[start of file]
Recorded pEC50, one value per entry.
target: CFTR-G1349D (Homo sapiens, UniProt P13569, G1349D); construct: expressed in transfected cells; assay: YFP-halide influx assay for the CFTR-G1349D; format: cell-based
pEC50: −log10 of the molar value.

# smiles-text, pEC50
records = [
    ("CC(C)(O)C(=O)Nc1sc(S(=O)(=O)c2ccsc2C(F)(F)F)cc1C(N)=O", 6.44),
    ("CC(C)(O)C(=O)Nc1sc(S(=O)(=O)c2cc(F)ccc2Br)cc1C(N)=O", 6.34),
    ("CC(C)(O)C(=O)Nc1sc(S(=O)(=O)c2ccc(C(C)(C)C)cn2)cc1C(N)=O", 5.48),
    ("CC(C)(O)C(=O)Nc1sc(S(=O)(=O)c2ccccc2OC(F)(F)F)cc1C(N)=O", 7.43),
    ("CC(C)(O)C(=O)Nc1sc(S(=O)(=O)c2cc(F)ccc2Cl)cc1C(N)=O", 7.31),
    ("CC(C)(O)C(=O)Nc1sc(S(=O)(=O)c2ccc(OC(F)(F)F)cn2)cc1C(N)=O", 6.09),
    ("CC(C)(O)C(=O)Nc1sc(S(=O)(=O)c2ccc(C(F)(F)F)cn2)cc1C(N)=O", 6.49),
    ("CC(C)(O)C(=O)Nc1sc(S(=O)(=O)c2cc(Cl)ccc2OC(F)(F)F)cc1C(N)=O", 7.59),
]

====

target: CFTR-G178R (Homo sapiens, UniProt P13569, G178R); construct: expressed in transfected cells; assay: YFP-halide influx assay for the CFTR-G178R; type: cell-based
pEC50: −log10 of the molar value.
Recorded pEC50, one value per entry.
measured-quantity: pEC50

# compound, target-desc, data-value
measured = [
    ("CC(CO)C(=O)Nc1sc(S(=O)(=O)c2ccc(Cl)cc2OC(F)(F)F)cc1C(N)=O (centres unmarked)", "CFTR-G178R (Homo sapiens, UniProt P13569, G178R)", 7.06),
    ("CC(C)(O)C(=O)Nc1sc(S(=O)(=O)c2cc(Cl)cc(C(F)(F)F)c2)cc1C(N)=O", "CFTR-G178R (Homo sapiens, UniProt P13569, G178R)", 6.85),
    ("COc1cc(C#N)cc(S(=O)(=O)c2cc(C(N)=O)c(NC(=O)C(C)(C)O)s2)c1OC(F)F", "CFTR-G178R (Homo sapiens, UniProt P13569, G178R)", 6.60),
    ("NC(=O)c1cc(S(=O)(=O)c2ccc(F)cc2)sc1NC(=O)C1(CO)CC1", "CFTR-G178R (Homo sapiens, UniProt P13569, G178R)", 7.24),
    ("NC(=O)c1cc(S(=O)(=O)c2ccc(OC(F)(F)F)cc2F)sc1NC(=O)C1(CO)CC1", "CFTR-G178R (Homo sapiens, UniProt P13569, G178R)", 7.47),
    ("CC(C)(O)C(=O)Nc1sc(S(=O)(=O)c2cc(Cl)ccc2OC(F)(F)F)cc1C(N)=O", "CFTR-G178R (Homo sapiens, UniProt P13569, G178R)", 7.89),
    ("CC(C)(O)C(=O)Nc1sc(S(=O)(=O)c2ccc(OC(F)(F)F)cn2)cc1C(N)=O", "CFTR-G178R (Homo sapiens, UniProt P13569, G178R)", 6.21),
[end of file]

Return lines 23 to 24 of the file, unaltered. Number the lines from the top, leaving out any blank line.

    ("CC(C)(O)C(=O)Nc1sc(S(=O)(=O)c2cc(Cl)cc(C(F)(F)F)c2)cc1C(N)=O", "CFTR-G178R (Homo sapiens, UniProt P13569, G178R)", 6.85),
    ("COc1cc(C#N)cc(S(=O)(=O)c2cc(C(N)=O)c(NC(=O)C(C)(C)O)s2)c1OC(F)F", "CFTR-G178R (Homo sapiens, UniProt P13569, G178R)", 6.60),